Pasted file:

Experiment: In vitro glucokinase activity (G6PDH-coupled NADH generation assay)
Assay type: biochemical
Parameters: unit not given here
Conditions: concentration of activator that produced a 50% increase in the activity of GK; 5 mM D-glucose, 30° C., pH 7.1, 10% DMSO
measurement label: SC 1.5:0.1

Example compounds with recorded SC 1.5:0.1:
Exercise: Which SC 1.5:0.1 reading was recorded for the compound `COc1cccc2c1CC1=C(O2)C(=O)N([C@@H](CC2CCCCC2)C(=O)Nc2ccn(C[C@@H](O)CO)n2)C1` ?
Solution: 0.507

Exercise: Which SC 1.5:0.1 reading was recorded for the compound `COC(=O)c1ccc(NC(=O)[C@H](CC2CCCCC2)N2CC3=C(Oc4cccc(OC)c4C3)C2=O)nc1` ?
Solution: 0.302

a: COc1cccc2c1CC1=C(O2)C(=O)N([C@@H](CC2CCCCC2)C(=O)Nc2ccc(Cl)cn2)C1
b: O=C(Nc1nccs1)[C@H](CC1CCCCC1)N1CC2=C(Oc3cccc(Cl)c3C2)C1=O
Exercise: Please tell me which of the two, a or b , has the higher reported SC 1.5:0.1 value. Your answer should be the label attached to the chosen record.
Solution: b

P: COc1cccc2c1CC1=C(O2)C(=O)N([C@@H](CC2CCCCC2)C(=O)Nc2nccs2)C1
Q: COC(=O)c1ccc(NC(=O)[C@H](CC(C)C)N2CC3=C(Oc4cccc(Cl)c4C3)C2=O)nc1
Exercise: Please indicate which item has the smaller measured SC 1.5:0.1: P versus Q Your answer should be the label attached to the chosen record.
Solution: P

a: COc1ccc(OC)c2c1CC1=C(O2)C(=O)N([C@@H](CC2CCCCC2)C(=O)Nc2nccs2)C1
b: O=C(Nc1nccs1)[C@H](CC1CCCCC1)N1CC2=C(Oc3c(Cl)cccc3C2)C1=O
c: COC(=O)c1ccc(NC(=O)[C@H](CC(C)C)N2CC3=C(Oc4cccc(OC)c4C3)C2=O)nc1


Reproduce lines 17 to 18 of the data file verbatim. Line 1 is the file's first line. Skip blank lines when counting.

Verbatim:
Exercise: Please indicate which item has the smaller measured SC 1.5:0.1: P versus Q Your answer should be the label attached to the chosen record.
Solution: P